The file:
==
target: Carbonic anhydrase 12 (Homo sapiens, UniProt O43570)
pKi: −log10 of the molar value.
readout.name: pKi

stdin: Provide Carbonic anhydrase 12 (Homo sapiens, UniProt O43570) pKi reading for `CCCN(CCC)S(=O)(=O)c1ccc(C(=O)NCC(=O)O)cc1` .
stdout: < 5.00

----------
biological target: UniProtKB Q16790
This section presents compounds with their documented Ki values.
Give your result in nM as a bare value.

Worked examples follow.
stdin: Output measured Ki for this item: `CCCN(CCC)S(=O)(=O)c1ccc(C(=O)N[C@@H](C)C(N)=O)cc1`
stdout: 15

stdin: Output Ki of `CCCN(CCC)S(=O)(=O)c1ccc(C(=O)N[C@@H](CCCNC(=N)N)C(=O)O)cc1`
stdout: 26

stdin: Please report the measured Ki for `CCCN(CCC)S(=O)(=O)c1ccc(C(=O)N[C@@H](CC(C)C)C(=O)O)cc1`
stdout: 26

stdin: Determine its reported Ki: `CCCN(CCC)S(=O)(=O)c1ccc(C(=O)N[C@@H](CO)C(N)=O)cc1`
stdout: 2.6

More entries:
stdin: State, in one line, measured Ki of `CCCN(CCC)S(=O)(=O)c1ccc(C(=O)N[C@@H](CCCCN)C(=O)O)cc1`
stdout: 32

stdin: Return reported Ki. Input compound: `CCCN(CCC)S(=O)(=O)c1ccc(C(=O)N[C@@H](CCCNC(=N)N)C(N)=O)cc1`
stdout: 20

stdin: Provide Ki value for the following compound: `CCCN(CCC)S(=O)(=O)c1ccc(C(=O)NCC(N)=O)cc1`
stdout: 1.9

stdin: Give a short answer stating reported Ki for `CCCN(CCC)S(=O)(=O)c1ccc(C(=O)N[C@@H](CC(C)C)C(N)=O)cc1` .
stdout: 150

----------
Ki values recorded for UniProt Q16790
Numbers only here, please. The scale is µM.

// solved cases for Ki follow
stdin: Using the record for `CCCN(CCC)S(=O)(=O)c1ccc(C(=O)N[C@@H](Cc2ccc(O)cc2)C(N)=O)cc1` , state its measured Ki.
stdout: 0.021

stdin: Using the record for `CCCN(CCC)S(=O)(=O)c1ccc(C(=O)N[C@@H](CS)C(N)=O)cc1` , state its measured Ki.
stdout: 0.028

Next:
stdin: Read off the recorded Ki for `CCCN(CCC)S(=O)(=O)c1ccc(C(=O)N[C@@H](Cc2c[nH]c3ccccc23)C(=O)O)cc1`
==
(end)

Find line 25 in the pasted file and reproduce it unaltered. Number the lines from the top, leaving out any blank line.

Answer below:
stdout: 1.9